Software development is code organization

The biggest problem in developing and maintaining software is understanding code. Software developers should get good training in crafting code which can be understood. To make sense of the mess we need to organize it.

In 2000 Edsger Dijkstra wrote about our problems organizing and designing software:

I would therefore like to posit that computing’s central challenge, “How not to make a mess of it”, has not been met. On the contrary, most of our systems are much more complicated than can be considered healthy, and are too messy and chaotic to be used in comfort and confidence.

Our code bases get so big and complicated today that we cannot comprehend them all at once. Back in the days of UNIX technical constraints led to smaller code. But the computer is not the limiting factor anymore. We are. Our mind cannot comprehend what we create. Brian Kernighan wrote:

Everyone knows that debugging is twice as hard as writing a program in the first place. So if you’re as clever as you can be when you write it, how will you ever debug it?

Writing code that we (or other developers) can understand is crucial. But why do we fail?

Divide and lose

Usually the first argument when tackling code is to decouple it. Make it clean. Use clean code principles like DRY, SOLID, KISS, YAGNI and what other acronyms you know. These really help to decouple. But they are missing the point. They are the how not the why.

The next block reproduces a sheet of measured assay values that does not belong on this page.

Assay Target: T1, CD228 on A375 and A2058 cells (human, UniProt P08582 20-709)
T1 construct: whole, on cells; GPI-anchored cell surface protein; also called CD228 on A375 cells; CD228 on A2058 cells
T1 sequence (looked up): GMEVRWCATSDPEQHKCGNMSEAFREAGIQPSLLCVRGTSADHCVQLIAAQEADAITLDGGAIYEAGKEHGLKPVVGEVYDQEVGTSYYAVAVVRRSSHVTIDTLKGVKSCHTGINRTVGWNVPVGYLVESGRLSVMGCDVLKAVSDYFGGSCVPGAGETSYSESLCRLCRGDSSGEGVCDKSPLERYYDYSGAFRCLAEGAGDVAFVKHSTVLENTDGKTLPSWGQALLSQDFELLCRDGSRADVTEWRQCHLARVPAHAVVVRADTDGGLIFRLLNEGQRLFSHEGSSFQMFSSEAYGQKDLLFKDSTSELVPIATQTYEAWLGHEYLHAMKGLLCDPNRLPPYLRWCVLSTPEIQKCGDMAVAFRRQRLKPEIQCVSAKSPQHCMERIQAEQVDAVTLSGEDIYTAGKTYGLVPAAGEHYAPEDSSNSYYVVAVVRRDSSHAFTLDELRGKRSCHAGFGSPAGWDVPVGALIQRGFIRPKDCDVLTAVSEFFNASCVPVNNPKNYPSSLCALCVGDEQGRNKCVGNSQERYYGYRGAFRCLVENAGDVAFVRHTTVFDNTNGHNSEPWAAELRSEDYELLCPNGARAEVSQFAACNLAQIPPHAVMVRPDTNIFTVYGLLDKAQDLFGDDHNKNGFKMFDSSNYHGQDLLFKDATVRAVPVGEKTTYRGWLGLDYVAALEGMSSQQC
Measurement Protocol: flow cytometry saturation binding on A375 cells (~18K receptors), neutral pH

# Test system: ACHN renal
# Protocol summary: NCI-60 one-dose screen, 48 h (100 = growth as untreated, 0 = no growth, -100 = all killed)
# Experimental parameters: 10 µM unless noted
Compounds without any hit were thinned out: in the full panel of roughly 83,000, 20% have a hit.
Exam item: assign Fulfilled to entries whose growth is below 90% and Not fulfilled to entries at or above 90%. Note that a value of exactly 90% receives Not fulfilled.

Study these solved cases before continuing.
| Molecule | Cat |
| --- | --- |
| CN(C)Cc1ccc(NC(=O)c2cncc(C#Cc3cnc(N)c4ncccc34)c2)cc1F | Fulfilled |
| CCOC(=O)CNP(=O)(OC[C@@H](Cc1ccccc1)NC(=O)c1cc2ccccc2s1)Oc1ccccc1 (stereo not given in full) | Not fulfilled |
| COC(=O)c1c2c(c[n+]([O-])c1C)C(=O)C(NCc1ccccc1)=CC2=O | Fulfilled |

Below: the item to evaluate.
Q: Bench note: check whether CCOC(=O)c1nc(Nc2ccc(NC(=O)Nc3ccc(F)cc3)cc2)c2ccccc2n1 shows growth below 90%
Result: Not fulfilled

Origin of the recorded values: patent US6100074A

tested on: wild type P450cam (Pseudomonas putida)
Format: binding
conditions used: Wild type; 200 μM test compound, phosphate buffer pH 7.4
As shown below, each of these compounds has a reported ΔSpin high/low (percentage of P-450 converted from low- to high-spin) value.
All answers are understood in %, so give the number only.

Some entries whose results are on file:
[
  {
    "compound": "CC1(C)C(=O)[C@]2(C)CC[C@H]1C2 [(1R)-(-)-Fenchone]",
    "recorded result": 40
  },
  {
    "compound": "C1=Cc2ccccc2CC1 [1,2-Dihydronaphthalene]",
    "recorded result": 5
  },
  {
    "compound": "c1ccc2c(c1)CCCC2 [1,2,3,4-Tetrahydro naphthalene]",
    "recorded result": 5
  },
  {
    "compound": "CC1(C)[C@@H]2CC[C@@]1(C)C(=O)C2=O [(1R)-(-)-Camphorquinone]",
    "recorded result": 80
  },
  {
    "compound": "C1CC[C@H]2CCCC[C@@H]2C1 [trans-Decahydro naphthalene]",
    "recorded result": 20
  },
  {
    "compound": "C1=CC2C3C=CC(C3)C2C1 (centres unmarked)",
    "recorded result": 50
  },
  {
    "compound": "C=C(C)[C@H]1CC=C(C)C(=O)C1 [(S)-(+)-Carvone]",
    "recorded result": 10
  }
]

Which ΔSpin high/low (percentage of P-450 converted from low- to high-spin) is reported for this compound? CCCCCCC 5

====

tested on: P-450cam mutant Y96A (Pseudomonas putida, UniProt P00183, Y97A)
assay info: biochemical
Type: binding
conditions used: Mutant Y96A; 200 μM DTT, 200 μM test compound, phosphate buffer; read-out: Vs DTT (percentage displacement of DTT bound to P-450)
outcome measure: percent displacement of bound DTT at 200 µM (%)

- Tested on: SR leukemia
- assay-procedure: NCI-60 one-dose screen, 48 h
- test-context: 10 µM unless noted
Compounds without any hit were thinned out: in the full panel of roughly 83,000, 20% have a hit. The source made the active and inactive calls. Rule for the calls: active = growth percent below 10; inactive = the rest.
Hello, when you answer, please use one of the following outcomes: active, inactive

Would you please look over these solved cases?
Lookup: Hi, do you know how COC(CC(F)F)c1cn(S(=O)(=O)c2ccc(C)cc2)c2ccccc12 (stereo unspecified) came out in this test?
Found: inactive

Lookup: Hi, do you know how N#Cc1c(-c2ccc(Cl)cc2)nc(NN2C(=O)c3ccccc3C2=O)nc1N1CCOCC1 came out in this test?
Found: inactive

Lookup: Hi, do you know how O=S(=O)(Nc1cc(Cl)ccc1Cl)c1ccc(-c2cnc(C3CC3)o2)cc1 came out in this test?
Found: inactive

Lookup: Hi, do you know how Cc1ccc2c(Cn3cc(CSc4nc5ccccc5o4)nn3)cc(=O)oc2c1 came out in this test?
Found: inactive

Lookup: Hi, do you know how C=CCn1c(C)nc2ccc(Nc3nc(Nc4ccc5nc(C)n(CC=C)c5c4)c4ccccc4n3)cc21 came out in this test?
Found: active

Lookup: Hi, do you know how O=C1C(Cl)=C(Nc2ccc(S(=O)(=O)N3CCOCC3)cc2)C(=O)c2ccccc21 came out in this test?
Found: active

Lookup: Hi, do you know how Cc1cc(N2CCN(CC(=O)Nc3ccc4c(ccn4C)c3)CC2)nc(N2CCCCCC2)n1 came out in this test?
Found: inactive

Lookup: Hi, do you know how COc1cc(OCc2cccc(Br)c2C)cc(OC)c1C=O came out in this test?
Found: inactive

Take a look at your codebase and tell me where are the classes which constitute a subdomain or a specific feature? In which project or part do they live?
Normally you cannot. We only know how to divide code by technical aspects. But features and changes often come from the domain, not from the technology.
How can we understand our creations when we cannot understand its structure? Its architecture? How can we understand something we do not see.

But it does work

The next argument is not much better. Our code might work now. But what if a bug is found or a new feature is about to be implemented? Do you understand the code and its structure? Even weeks, months or years later? Working code is good but you can only change code reliably that you understand.

KISS

Write simple code. Write simple and small methods. Write cohesive classes. The dream of components. But the whole is more than the sum of its parts. You can write simple classes but the communication and threading issues between them can be very complex. Even if the interfaces are sound and simple. Understanding a simple class can be easy in isolation. But understanding a system of simple classes can be difficult and complex. Things are complex. Domains are complex. We cannot ignore that.

Code as an interface

When writing code we have to take the reader and the domain into account. Treat code as an interface. An interface to the system and the domain. It is an opinionated view of the world. The computer does not care about the code we use. Just like the printer who prints our favorite book. But the reader does.
This isn’t just nice thinking, understanding code is key to successfully crafting and changing software.